This report has over 170 detailed slide-format pages of new forecasts, analysis and infographics seeing the future with depth on technology trends, needs and market forecasts. The emphasis is almost entirely on the present and the future such as how parameters will improve and lower costs, new shapes and mechanical properties, improved safety and non-flammable non-toxic versions will open up new markets. Over 450 manufacturers are compared in chemistry, assembly and sales thrust. There is depth on the next technology breakthroughs such as silicon anodes. The key parts of recent presentations by all the key players are embedded in this work, almost entirely researched in 2016 by award winning PhD level IDTechEx analysts travelling worldwide. Interviews, IDTechEx databases, web searches and conference attendance were extensively used.
The structure of the report is a comprehensive Executive Summary and Conclusions with forecasts, issues, roadmaps etc. then Introduction looking at battery basics and lithium-ion in particular. An Applications chapter maps parameters and solutions with detail on the largest market of the coming decade - the trillion dollar electric vehicle business in 2026.
Subsequent chapters delve into the new characteristics needed and the technology to achieve them, notably "Li-ion for high energy density, low cost, long life" then "Li-ion becomes thin, flexible, stretchable". After that we look closely at, "Li-ion becomes non-flammable, non-toxic, structural" with some extra achievements such as transparency. Finally, the report has a unique new listing of over 450 manufacturers of Li-ion cells by country, anode, cathode, electrolyte, structure and application where data are established.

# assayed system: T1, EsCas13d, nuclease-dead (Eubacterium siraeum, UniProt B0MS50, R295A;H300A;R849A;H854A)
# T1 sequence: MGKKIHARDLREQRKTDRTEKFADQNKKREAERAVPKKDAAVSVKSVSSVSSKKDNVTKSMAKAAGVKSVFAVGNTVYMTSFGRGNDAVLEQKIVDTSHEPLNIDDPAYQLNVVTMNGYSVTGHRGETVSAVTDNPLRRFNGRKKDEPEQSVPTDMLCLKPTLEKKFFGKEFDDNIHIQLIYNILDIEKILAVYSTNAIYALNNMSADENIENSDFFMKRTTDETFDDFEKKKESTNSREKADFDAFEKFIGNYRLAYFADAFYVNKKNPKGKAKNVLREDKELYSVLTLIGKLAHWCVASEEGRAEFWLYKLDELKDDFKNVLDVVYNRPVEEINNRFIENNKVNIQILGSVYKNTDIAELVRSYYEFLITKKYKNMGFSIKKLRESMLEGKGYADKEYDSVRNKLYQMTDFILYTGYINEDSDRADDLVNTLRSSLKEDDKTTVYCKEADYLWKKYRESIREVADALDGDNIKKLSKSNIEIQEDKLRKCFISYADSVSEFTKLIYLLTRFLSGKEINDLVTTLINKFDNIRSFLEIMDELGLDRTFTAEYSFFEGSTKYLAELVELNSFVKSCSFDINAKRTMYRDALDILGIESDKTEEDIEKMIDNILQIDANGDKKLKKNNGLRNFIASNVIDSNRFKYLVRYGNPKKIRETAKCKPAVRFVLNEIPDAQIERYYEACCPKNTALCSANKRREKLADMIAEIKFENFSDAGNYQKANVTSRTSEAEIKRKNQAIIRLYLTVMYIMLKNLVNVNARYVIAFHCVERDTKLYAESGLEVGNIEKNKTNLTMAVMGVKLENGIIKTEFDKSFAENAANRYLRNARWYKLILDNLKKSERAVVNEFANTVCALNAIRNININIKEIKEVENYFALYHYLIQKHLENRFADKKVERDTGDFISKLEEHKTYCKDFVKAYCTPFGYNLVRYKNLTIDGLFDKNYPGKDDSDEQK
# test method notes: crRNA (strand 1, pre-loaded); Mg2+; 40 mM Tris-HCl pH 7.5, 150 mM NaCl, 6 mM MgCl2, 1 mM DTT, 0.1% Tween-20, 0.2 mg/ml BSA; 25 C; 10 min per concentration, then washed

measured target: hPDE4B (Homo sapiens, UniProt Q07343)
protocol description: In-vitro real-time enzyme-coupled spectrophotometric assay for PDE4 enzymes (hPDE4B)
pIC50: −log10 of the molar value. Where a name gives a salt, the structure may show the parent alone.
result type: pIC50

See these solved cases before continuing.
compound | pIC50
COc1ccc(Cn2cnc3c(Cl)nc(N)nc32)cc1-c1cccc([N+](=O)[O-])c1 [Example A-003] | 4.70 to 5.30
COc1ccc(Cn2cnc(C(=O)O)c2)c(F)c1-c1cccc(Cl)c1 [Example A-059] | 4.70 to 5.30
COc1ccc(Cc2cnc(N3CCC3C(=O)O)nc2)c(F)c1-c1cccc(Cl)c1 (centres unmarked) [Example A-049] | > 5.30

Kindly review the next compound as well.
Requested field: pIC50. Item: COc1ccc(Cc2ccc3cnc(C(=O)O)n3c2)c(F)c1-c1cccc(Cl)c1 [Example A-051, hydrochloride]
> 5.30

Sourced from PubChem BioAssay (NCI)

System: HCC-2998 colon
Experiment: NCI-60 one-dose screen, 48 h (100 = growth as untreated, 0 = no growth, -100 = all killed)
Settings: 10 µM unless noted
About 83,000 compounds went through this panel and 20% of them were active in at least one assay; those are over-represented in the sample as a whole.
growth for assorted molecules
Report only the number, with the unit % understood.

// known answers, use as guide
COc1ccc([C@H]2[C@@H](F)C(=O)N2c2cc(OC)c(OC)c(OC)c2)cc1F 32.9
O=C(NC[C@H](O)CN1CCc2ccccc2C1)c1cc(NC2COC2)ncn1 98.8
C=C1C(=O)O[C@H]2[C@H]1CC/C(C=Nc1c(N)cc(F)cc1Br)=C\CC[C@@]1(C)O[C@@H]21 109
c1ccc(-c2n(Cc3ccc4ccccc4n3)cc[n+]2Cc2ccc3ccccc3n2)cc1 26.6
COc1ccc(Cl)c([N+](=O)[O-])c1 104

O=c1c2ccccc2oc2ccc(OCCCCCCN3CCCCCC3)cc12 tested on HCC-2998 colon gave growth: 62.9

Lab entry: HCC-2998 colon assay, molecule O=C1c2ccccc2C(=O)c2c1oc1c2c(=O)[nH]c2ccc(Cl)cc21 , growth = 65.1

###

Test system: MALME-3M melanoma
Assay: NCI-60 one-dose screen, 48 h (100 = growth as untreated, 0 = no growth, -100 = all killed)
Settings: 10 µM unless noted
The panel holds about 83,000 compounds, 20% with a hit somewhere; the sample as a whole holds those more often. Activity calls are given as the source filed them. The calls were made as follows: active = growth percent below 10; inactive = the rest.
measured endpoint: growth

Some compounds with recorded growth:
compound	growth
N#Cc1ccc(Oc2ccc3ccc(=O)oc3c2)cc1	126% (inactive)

Some of the key findings that are detailed and explained are:
The main market value has recently changed to large versions and electric vehicles and this will continue. This creates a paradox where the number of manufacturers is proliferating past 450 but only a few can make relatively safe, acceptable, affordable large versions - the main market demand. This is because it is easy to make small versions of limited life using primitive factory conditions.
The Japanese and Koreans are named that control the key technology and, with the Chinese, the production. The Tesla Gigafactory using Japanese Panasonic Technology will exceed all this capacity but our calculations show that many gigafactories will be needed in the decade. We say who will build others. We explain why competitive advantage in Li-ion batteries will primarily be based on energy density, safety record, cost, production capacity and being in the protected large market of China. Competitive disadvantages are detailed. We explain which alternatives to Li-ion are strongest. We detail a feeding frenzy building up with purchasers coming from more widely afield in both territory and interest. We identify how successful niche players are proliferating and attracting bidders.
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